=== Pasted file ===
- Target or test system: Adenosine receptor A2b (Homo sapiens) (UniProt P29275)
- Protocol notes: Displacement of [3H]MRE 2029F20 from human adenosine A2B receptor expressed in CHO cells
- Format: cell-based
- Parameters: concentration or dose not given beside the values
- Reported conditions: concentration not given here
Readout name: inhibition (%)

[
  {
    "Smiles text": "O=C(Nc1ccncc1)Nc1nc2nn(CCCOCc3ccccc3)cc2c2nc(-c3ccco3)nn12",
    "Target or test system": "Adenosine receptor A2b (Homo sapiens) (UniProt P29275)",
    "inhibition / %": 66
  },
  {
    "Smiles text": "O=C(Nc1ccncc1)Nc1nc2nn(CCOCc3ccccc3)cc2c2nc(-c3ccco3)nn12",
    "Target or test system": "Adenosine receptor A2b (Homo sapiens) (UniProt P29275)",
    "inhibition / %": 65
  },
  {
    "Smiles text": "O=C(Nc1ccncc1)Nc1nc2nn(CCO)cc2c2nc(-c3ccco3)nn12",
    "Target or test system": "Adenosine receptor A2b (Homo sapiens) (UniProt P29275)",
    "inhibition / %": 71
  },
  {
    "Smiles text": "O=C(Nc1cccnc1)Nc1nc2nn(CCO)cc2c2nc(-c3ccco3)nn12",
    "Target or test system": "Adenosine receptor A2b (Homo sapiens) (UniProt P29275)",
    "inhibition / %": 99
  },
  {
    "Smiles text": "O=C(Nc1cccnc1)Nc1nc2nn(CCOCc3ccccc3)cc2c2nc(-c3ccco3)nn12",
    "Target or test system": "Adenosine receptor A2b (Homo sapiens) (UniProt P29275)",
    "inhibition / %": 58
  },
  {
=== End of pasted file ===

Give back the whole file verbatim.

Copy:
- Target or test system: Adenosine receptor A2b (Homo sapiens) (UniProt P29275)
- Protocol notes: Displacement of [3H]MRE 2029F20 from human adenosine A2B receptor expressed in CHO cells
- Format: cell-based
- Parameters: concentration or dose not given beside the values
- Reported conditions: concentration not given here
Readout name: inhibition (%)

[
  {
    "Smiles text": "O=C(Nc1ccncc1)Nc1nc2nn(CCCOCc3ccccc3)cc2c2nc(-c3ccco3)nn12",
    "Target or test system": "Adenosine receptor A2b (Homo sapiens) (UniProt P29275)",
    "inhibition / %": 66
  },
  {
    "Smiles text": "O=C(Nc1ccncc1)Nc1nc2nn(CCOCc3ccccc3)cc2c2nc(-c3ccco3)nn12",
    "Target or test system": "Adenosine receptor A2b (Homo sapiens) (UniProt P29275)",
    "inhibition / %": 65
  },
  {
    "Smiles text": "O=C(Nc1ccncc1)Nc1nc2nn(CCO)cc2c2nc(-c3ccco3)nn12",
    "Target or test system": "Adenosine receptor A2b (Homo sapiens) (UniProt P29275)",
    "inhibition / %": 71
  },
  {
    "Smiles text": "O=C(Nc1cccnc1)Nc1nc2nn(CCO)cc2c2nc(-c3ccco3)nn12",
    "Target or test system": "Adenosine receptor A2b (Homo sapiens) (UniProt P29275)",
    "inhibition / %": 99
  },
  {
    "Smiles text": "O=C(Nc1cccnc1)Nc1nc2nn(CCOCc3ccccc3)cc2c2nc(-c3ccco3)nn12",
    "Target or test system": "Adenosine receptor A2b (Homo sapiens) (UniProt P29275)",
    "inhibition / %": 58
  },
  {